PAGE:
Most houses, nowadays, have multiple devices such as televisions, phones, stereo equipment, and more than one Internet connection. And one of the basic necessities for these devices to receive and relay information are cables. For your information, a cable comprises two or more wires which are bonded together.
As mentioned, for multiple devices which have only one signal source, having one cable may not be enough. And bringing in multiple cable sources may be pricey, and it may make your house look like a power station. So, a convenient way to deal with this problem is to use what is known as a cable splitter.
True to its name, this device is designed to split the cable signal in equal magnitude between two or more devices. For someone who is not tech-savvy, keeping a few important FAQs may come in handy while installing the device, or dealing with certain problems that may arise in its working.
Some Quick FAQs About A Cable Splitter
What is a cable splitter?
As mentioned already, this device does the work of splitting cable signals across two or more devices. The basic type of this device consists of one port at one end that receives the input, and two ports at the other, for delivering output to two devices.
What are its types?
The most basic one has one input port (which of course all the types would have), and two output ports. Some people make use of splitters with three outputs, and for some purposes, some splitters are available that split a single signal into 8 or even 16 ports.
The types of these splitters are also determined by the degree of attenuation they produce. Attenuation here, is defined is the gradual loss in intensity in the signal strength that occurs when the cable signal is divided into two or more signals.
Some types of splitters work on transformers, and have an attenuation of 3 ½ db at each output port. And some have resistors as their working components. Attenuation for these devices is 6 dB, and these are less expensive than the types with the transformers.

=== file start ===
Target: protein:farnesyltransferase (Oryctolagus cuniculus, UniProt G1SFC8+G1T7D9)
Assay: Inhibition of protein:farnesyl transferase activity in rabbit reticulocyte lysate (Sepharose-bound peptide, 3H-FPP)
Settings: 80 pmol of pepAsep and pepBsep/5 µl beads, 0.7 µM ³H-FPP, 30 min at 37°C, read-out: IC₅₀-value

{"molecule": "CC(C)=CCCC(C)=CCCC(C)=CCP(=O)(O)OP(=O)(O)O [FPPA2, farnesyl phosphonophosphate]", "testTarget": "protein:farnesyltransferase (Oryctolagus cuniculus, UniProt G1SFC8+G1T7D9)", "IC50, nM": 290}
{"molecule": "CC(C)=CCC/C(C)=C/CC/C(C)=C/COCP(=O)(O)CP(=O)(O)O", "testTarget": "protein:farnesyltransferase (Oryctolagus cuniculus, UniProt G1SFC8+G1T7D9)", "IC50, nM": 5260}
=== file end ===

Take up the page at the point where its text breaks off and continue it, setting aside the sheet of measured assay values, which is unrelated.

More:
What are its common problems?
A major problem with using this device is the degradation of the output. The main signal that comes out of the cable source remains the same, and gets degraded at the points where it is getting split. So this may produce a poor viewing experience on a television, or slow Internet connection.
In some devices, however, there is signal boosting technology which helps to nullify this problem, but to some extent. General advice is not to split the signal too many times.
What things should be considered before buying a cable splitter?
Here are a few things you can keep in mind before going for the buy.
- The first point to consider is the number of devices that work on cable signal in your house. Discuss it with the storekeeper, and decide on the appropriate size of the device.
- The next point to consider is to decide whether to buy a transformer-based cable splitter or resistor-based one. From what we have discussed, the former is a better choice as it causes less attenuation thus, better signal output.
- The wires of the splitter must be separately double-shielded as then there would be lower magnitude of interfering noise. This is more important if the splitter is going to be used for producing images that are sharp and finely detailed. Ones with OFC braided shield and aluminum are good choices.
And to conclude with another deciding factor to invest in a particular splitter is the factor of durability. Look for one that has a cover which is highly flexible, strong connectors that are meant for heavy duty (fully molded connectors are the strongest), and shields that are corrosion resistant.